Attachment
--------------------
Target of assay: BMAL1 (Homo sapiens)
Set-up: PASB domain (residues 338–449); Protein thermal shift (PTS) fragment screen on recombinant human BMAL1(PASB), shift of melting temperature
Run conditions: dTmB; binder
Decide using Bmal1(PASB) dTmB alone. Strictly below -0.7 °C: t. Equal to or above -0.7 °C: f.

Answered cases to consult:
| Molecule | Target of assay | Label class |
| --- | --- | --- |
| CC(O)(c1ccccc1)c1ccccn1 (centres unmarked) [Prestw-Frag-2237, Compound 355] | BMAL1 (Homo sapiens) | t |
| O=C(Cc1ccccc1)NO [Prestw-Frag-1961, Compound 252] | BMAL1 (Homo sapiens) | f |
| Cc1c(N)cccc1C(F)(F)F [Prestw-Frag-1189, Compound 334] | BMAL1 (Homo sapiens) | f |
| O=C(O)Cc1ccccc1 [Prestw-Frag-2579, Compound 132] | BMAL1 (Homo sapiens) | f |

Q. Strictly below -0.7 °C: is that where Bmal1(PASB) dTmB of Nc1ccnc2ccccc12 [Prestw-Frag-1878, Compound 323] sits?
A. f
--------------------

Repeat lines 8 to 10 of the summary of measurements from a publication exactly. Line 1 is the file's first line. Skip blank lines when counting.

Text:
| CC(O)(c1ccccc1)c1ccccn1 (centres unmarked) [Prestw-Frag-2237, Compound 355] | BMAL1 (Homo sapiens) | t |
| O=C(Cc1ccccc1)NO [Prestw-Frag-1961, Compound 252] | BMAL1 (Homo sapiens) | f |
| Cc1c(N)cccc1C(F)(F)F [Prestw-Frag-1189, Compound 334] | BMAL1 (Homo sapiens) | f |